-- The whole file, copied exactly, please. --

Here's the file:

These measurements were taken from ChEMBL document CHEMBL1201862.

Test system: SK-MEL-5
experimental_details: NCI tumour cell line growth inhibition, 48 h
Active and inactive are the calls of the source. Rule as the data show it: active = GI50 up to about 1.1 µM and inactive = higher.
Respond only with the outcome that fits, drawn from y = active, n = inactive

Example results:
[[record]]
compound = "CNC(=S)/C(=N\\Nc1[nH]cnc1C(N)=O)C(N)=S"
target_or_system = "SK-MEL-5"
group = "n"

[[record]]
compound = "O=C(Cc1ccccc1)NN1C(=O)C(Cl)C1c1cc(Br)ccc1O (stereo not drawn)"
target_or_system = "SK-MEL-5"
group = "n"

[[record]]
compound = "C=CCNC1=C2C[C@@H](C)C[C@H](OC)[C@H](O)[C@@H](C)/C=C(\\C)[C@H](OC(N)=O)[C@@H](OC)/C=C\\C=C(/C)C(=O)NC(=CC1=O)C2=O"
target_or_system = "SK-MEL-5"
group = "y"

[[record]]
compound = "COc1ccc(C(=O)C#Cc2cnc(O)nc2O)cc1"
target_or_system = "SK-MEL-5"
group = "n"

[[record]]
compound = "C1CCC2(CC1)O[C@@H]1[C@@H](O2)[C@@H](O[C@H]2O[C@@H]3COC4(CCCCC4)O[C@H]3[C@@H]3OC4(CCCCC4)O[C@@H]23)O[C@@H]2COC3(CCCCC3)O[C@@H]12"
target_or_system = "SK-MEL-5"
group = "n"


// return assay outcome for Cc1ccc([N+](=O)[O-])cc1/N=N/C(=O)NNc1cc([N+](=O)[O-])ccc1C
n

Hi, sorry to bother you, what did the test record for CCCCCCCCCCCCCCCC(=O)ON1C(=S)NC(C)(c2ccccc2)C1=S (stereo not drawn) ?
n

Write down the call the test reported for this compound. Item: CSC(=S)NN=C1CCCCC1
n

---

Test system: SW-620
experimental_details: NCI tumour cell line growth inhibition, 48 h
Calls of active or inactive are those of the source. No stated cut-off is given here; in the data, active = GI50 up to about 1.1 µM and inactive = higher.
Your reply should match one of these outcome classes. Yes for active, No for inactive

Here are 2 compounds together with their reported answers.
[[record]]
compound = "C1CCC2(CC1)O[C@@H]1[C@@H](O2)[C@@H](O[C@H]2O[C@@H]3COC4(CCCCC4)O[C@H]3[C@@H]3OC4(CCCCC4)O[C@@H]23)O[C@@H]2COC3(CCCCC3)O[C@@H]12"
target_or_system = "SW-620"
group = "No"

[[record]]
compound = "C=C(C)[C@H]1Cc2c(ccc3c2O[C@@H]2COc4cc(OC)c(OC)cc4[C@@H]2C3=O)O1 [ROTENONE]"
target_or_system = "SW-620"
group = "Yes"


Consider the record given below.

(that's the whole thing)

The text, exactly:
These measurements were taken from ChEMBL document CHEMBL1201862.

Test system: SK-MEL-5
experimental_details: NCI tumour cell line growth inhibition, 48 h
Active and inactive are the calls of the source. Rule as the data show it: active = GI50 up to about 1.1 µM and inactive = higher.
Respond only with the outcome that fits, drawn from y = active, n = inactive

Example results:
[[record]]
compound = "CNC(=S)/C(=N\\Nc1[nH]cnc1C(N)=O)C(N)=S"
target_or_system = "SK-MEL-5"
group = "n"

[[record]]
compound = "O=C(Cc1ccccc1)NN1C(=O)C(Cl)C1c1cc(Br)ccc1O (stereo not drawn)"
target_or_system = "SK-MEL-5"
group = "n"

[[record]]
compound = "C=CCNC1=C2C[C@@H](C)C[C@H](OC)[C@H](O)[C@@H](C)/C=C(\\C)[C@H](OC(N)=O)[C@@H](OC)/C=C\\C=C(/C)C(=O)NC(=CC1=O)C2=O"
target_or_system = "SK-MEL-5"
group = "y"

[[record]]
compound = "COc1ccc(C(=O)C#Cc2cnc(O)nc2O)cc1"
target_or_system = "SK-MEL-5"
group = "n"

[[record]]
compound = "C1CCC2(CC1)O[C@@H]1[C@@H](O2)[C@@H](O[C@H]2O[C@@H]3COC4(CCCCC4)O[C@H]3[C@@H]3OC4(CCCCC4)O[C@@H]23)O[C@@H]2COC3(CCCCC3)O[C@@H]12"
target_or_system = "SK-MEL-5"
group = "n"


// return assay outcome for Cc1ccc([N+](=O)[O-])cc1/N=N/C(=O)NNc1cc([N+](=O)[O-])ccc1C
n

Hi, sorry to bother you, what did the test record for CCCCCCCCCCCCCCCC(=O)ON1C(=S)NC(C)(c2ccccc2)C1=S (stereo not drawn) ?
n

Write down the call the test reported for this compound. Item: CSC(=S)NN=C1CCCCC1
n

---

Test system: SW-620
experimental_details: NCI tumour cell line growth inhibition, 48 h
Calls of active or inactive are those of the source. No stated cut-off is given here; in the data, active = GI50 up to about 1.1 µM and inactive = higher.
Your reply should match one of these outcome classes. Yes for active, No for inactive

Here are 2 compounds together with their reported answers.
[[record]]
compound = "C1CCC2(CC1)O[C@@H]1[C@@H](O2)[C@@H](O[C@H]2O[C@@H]3COC4(CCCCC4)O[C@H]3[C@@H]3OC4(CCCCC4)O[C@@H]23)O[C@@H]2COC3(CCCCC3)O[C@@H]12"
target_or_system = "SW-620"
group = "No"

[[record]]
compound = "C=C(C)[C@H]1Cc2c(ccc3c2O[C@@H]2COc4cc(OC)c(OC)cc4[C@@H]2C3=O)O1 [ROTENONE]"
target_or_system = "SW-620"
group = "Yes"


Consider the record given below.